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  • Print publication year: 2016
  • Online publication date: June 2016

2 - East Germany and the Six-Day War of June 1967


On June 15, 1967, in Leipzig, Walter Ulbricht, the first secretary of the Central Committee of the Socialist Unity Party and leader of the East German regime since 1949, delivered a speech that became one of the canonical texts of East German antagonism to Israel. The summary and the whole text were published in the government's official paper, Neues Deutschland (New Germany) (See Ulbricht in Figure 2.1). When he spoke, the hopes for victory over the state of Israel by the Soviet bloc and the Arab states it supported had been dashed. Faced with one of the most devastating setbacks of Soviet policy in the Cold War, Ulbricht laid the entire blame for the war on the Israelis, who were part of what he called a conspiracy organized by the United States, Britain, and West Germany. At the outbreak of the war, the East German Politburo had declared its support for the Arab states and denounced Israeli “aggression.” Ulbricht's speech in Leipzig restated what close observers had known for years but came as news to a stunned international public, namely, that the Communist regime in East Germany was an emphatic supporter of the Arab states’ efforts to make war on the Jewish state.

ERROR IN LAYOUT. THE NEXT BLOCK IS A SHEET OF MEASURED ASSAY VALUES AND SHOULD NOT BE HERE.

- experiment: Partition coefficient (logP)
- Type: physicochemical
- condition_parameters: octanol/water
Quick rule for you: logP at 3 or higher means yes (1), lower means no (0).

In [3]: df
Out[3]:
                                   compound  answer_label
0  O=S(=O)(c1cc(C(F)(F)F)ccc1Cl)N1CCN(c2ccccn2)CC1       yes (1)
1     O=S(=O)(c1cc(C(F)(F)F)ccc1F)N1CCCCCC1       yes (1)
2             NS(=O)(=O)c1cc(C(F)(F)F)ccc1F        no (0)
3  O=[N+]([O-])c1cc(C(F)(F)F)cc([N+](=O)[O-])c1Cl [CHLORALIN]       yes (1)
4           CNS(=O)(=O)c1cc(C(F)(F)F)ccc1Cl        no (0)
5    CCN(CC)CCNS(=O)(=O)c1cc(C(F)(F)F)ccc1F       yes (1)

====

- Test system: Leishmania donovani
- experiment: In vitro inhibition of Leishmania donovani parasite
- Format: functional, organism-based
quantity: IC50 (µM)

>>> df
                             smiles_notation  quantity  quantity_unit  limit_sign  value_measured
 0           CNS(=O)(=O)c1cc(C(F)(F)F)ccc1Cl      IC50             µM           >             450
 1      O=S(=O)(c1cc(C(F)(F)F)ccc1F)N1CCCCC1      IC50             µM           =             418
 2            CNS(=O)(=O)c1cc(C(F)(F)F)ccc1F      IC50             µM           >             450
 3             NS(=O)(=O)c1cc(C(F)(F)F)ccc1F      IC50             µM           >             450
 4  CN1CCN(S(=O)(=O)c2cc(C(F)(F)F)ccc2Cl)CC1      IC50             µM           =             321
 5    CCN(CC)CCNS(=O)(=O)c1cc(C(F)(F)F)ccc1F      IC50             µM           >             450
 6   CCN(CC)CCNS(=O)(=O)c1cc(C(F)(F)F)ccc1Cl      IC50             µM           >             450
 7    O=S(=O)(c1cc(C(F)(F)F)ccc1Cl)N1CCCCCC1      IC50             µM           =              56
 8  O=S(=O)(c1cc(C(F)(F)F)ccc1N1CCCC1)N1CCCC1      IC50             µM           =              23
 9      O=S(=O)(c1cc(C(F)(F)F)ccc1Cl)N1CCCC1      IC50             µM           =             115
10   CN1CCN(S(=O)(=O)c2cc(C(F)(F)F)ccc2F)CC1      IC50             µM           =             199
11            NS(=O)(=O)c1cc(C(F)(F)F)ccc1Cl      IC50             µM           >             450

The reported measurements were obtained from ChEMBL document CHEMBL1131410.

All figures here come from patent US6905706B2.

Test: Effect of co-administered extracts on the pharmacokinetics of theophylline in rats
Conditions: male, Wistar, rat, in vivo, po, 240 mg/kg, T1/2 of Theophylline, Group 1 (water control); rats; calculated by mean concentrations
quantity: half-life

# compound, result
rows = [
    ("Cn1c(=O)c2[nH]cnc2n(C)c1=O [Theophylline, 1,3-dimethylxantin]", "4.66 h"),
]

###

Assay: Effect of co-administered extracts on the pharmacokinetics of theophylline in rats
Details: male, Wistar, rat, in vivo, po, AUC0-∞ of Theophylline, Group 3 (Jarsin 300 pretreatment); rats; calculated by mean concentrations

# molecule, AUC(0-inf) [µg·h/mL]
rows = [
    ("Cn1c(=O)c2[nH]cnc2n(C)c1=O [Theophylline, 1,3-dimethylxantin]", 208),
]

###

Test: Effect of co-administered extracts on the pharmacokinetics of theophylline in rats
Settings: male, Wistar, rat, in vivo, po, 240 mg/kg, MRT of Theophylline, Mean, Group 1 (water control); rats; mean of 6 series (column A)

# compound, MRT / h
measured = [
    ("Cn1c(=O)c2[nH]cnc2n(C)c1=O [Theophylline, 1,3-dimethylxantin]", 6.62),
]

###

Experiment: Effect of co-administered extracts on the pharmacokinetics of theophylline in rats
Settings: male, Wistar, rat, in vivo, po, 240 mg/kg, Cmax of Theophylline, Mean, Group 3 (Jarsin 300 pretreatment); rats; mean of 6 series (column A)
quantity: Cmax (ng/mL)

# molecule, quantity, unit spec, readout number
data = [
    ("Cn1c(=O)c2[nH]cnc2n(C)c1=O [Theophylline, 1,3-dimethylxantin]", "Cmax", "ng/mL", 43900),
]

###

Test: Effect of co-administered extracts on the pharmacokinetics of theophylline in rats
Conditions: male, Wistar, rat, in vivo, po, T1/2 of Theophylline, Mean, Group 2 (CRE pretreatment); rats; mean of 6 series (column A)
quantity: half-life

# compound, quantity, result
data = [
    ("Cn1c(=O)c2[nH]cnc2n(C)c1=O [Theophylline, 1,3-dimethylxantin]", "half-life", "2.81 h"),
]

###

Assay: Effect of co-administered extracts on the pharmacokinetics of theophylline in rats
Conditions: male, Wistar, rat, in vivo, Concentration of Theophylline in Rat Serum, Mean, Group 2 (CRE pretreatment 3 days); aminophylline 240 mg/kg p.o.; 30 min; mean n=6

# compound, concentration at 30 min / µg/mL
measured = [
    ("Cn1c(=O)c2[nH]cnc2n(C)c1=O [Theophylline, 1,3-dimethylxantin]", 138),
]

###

Those outside East Germany who were surprised that a self-described anti-fascist regime had taken up sides against the Jewish state may have recalled the Soviet Union's support for the United Nations partition plan in 1947. On May 14, 1947, Soviet Foreign Minister Andrei Gromyko made the following statement in the United Nations General Assembly. He took the Western powers to task for failing to ensure “the defence of the elementary rights of the Jewish people, and to safeguard it against the violence of the fascist executioners.” That explained “the aspirations of the Jews to establish their own state. It would be unjust not to take this into consideration and to deny the right of the Jewish people to realize this aspiration.”

Gromyko preferred the establishment of “a single Arab-Jewish state with equal rights for Arabs and Jews.” However if that was not possible because of conflict between them, then the Soviet Union would support a partition plan for a Jewish and an Arab state.